The Game vs. The Deadman: A WrestleMania retrospective.

Even if WWE won’t acknowledge their true 1st WrestleMania match, the fact is that Triple H and The Undertaker have had two encounters at “The Grandest Stage of Them All”. Both were well above average matches, but they told two completely different stories. The better of the two was their second meeting just last year because it “told” a better story and better utilized in ring psychology rather than the  straight brawl the 1st match told. Let’s take a look at both matches in better detail.

The Setting: WrestleMania X-7 from The Reliant Astrodome in Houston, TX (April 1, 2001).

The back story to this match was Triple H had defeated everyone in his travels. There were no challenges left for him, and during a fit of bravado on an edition of Smackdown, said there was no one left for him to beat. Undertaker (in his BikerTaker mode) took exception to this, and told Triple H that he “would make him famous”. I’m not sure, but I believe this was the first time that Undertaker used this particular line. Weeks of one up manship soon followed, culminating to Triple H filing a restraining order on the Undertaker on behalf of his then storyline wife, Stephanie McMahon. Well, Undertaker went to his brother Kane to take Stephanie hostage and force WWF figurehead William Regal to make a match at Wrestlemania.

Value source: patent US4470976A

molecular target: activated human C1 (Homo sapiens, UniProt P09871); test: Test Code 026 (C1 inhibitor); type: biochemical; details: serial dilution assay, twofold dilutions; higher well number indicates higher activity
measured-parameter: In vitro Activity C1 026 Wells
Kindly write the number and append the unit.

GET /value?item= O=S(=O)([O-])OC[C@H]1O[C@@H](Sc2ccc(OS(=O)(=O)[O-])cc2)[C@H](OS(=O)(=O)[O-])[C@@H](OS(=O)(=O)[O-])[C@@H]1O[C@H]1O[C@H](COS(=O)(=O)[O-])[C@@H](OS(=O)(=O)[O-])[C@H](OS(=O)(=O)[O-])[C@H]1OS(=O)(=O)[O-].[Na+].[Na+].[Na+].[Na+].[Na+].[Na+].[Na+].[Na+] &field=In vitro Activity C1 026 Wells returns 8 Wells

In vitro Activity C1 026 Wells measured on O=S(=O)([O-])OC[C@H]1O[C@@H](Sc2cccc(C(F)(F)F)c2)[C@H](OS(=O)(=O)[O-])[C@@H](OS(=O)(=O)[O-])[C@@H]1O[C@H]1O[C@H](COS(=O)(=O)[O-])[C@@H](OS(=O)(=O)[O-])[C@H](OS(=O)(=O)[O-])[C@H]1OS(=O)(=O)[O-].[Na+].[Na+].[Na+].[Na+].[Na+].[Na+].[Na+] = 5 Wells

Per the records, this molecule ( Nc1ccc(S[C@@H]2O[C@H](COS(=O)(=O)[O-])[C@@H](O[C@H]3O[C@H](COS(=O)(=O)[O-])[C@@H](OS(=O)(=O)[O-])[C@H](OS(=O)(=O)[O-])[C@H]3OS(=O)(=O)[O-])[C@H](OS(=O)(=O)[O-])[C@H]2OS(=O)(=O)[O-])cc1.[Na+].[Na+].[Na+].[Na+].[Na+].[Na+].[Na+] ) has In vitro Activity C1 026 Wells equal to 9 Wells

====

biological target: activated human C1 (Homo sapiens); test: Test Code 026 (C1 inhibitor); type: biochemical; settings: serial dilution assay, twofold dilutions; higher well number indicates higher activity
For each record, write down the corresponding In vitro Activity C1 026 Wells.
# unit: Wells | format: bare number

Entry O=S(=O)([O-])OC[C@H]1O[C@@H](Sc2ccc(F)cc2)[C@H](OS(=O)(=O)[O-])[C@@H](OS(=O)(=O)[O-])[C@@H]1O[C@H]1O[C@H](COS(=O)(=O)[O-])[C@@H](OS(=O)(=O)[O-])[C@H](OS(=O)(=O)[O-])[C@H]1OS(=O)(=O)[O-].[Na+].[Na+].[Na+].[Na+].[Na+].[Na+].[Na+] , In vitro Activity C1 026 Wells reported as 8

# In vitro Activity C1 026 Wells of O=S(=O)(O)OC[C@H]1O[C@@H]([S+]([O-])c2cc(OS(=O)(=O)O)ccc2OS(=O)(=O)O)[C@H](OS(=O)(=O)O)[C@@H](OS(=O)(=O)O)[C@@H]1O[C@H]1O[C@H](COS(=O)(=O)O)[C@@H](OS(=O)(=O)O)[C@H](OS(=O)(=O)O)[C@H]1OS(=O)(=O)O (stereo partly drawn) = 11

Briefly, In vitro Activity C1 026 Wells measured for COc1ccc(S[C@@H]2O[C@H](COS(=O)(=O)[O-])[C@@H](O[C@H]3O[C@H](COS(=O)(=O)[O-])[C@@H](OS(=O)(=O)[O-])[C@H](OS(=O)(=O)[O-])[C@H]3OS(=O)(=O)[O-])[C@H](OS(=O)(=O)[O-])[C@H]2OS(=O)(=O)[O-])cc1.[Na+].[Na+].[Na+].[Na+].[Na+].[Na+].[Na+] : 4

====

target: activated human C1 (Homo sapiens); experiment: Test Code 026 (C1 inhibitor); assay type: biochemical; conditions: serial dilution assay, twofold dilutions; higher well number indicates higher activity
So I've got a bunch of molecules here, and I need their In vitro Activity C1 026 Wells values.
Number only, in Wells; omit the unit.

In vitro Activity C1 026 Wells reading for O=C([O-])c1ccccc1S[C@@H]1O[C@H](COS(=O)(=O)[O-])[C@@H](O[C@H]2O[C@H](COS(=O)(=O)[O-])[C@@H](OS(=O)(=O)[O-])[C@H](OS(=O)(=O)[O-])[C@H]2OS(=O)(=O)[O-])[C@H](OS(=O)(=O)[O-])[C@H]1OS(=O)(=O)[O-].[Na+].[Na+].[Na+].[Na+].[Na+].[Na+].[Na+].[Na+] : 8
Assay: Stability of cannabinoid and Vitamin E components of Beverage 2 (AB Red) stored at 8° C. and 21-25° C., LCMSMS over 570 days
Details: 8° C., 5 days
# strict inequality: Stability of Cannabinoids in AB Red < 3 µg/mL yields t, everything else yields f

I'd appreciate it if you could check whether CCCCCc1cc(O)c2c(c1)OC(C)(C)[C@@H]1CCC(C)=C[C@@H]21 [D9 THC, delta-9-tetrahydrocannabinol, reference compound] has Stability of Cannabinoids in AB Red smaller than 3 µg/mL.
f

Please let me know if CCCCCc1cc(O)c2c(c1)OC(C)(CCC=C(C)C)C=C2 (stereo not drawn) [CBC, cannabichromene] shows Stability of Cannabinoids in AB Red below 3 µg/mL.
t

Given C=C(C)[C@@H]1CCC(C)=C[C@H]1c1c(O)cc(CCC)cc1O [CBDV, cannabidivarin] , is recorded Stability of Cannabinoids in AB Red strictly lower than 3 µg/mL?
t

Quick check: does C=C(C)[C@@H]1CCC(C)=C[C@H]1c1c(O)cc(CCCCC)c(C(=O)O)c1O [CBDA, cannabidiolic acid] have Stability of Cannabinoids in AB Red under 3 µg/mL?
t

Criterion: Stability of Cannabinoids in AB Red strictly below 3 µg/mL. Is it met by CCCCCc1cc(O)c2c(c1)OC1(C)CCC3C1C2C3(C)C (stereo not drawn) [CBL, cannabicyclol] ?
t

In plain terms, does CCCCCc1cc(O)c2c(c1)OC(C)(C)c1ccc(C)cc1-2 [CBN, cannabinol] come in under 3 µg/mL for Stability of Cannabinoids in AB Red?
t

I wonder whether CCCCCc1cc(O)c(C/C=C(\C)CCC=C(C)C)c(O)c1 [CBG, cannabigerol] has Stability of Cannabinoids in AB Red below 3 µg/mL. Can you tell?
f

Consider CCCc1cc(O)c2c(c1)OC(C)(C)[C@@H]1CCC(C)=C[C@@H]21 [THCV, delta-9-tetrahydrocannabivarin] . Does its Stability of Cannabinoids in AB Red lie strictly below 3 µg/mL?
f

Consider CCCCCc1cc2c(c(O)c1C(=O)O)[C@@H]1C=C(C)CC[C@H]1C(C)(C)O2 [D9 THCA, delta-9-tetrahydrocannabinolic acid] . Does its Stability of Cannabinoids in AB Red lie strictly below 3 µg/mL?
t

It was the co-main event on probably the best WrestleMania card in history. Triple H made his entrance with the band Motorhead playing him out to his theme, “The Game”. I forgot through the passage of time just how bad lead singer, Lemmy, was as he either mumbled, repeated the same verse, or just made up words to his own song. It was pretty bad. Undertaker made his “American Bad Ass” entrance complete with the motorcycle. I’ll admit it, I kind of miss that version of the Taker.